It's important, every once in awhile, to examine oneself. The unexamined life is not worth living, they say. In this world of relatively inconsequential baseball analysis, it's easy for us to say things and then forget about them two months later. We move on to more, better data. This isn't a moving on post. This is a "I said something earlier, so let's check in to see what's happening" kind of thing.
On April 8th, 2015 I wrote an article for this website stating that Edinson Volquez's sinker needed to be better. WHOA! IMPACTFUL ANALYSIS THERE KEVIN. The basic premise of my article was that Volquez showed very inconsistent command with his sinker. In order to be better this year, he needed to locate his sinker better. Let's look!...at this year's zone locations. Click the article above to see last year's sinker locations.
Against lefties, Volquez is doing a better job of keeping the ball away and "more" down. The biggest change is against righties. He kept the ball somewhat focused low and away against righties last year, but he's done a fantastic job of keeping the sinker down this year.
In addition to location, Volquez has added a little bit more horizontal run; it's getting almost an inch more arm-side run. He's also added half a mile per hour in velocity.
Look. Volquez appears to have better command of his bread-and-butter pitch, he's throwing it harder, and it's getting more movement. The results have followed. His whiff rate on the pitch has rebounded, and hitters are doing much less damage on the pitch: .275/.374 BA/SLG. Hitters clocked his sinker to a .292/.454 BA/SLG last year.
So, I said his sinker needed to improve. It has. Good results have followed. Yay! A side effect of a more effective sinker has been a much more effective changeup. Volquez's whiff rate on his changeup was 14.6 percent last year. It's 22.7 percent this year. Hitters have a .111/.111 BA/SLG against his changeup. That's just hilarious. His changeup is his go-to weapon with two strikes, and it's worked out swimmingly for him. By Fangraphs' pitch f/x linear weights (per 100 pitches), Volquez's changeup has been the 8th best changeup so far, right ahead of Cole Hamels, an "ace" known for his changeup. It helps that Volquez has done a good job of locating the changeup better too. It's more low and away to both lefties and righties.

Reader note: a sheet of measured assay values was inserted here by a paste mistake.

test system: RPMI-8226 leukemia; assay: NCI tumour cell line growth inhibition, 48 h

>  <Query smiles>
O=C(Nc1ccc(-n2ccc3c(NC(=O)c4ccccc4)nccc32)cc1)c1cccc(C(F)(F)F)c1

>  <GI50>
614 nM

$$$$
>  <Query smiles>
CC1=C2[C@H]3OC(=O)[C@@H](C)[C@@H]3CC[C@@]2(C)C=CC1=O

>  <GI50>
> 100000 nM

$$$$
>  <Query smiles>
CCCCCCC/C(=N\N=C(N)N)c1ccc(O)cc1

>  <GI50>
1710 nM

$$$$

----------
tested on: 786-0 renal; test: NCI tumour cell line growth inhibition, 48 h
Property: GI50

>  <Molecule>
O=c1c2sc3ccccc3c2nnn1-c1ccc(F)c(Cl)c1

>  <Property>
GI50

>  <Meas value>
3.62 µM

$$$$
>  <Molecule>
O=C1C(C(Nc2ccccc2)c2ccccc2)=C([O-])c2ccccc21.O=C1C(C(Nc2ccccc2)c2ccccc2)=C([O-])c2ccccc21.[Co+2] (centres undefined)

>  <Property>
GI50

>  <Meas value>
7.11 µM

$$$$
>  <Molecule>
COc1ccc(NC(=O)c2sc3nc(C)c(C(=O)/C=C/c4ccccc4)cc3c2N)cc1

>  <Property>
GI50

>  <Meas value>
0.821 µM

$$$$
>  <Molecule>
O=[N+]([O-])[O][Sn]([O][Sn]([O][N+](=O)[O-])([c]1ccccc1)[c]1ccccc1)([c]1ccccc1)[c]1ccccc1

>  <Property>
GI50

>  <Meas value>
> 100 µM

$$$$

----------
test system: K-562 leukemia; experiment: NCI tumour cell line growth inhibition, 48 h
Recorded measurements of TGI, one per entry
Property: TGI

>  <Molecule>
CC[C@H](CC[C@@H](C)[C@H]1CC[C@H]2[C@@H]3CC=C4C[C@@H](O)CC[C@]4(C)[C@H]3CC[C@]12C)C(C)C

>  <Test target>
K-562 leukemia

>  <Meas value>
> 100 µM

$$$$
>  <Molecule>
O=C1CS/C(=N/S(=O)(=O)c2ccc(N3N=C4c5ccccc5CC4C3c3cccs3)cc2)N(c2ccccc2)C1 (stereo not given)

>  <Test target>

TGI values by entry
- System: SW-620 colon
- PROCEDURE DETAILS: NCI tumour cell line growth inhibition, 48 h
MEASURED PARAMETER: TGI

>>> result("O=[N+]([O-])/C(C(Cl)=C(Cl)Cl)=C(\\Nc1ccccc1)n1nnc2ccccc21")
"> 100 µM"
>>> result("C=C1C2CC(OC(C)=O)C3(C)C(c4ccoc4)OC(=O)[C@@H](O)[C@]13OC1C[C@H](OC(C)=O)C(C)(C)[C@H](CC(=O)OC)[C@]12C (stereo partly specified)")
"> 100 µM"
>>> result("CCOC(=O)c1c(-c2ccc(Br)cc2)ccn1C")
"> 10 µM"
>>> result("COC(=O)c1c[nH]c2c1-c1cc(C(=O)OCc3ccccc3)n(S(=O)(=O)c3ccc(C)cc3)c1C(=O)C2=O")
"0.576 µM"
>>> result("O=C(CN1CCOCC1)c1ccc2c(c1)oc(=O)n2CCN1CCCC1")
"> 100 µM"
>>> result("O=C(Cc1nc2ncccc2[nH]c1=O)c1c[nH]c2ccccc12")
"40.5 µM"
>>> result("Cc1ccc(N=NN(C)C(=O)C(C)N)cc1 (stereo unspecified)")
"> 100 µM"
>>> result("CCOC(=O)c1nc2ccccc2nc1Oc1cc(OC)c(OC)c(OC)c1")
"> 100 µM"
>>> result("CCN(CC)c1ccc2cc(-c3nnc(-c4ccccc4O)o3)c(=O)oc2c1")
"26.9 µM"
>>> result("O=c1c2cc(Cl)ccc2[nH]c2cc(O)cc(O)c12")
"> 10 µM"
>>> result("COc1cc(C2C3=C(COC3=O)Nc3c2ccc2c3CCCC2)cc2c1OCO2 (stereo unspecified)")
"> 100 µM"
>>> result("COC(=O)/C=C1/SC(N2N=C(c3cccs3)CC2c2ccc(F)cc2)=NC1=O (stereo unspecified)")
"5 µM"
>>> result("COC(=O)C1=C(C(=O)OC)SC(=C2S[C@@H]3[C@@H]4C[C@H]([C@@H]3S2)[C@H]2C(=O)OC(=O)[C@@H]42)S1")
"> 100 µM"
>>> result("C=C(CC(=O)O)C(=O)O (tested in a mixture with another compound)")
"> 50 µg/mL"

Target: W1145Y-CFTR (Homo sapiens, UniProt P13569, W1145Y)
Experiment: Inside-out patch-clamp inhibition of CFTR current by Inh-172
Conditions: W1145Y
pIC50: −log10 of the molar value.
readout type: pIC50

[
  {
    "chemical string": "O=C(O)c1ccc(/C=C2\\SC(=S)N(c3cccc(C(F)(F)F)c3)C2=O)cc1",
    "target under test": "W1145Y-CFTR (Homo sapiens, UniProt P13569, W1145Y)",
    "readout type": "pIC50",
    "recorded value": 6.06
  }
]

All this has led to Volquez being worth 1 fWAR already, which was his total for all of last season. His strikeout rate and walk rates are slightly improved, but it's his homer rate and BABIP that are keeping his ERA below his peripherals. If Volquez's sinker is truly better, then it's possible some of his performance is sustainable.
So what's the cause for his sinker being better -- the extra movement, the velocity, the results. Honestly, I'd like to say it's mechanics. It's almost always mechanics right? Maybe different grips. Maybe not. His release points seem relatively unchanged. I tried to go examine Volquez's most recent start and a comparable late May start from last year when he was with the Pirates. It's hard to draw conclusions from looking at just a few pitches, but it looked to me like he has sped up his delivery this year. I didn't actually time the delivery, nor could I achieve the necessary precision and accuracy of timing with my current internet connection and MLB.tv. It just looked faster.
Having said that, there is at least a plausible basis for improved command upon improved momentum. It is possible that the kinetic chain that is Volquez's delivery lines up better with increased momentum. Momentum and torque are the things that help generate velocity, so increased momentum would lead to increased velocity. Volquez looks like he has a little more momentum, so it's possible there is causation. Without a deeper dive, this is really just a hypothesis.
Overall, Volquez is pitching better. It starts with his sinker. The changeup is potentially a ripple effect. Hitters aren't doing much with his curveball either. Maybe Volquez made the changes on his own. Maybe Volquez just has better control over his pitches. Maybe Dave Eiland had a hand in making a slight adjustment in mechanics. Whatever it is, at least the Royals are reaping the benefits for us to examine.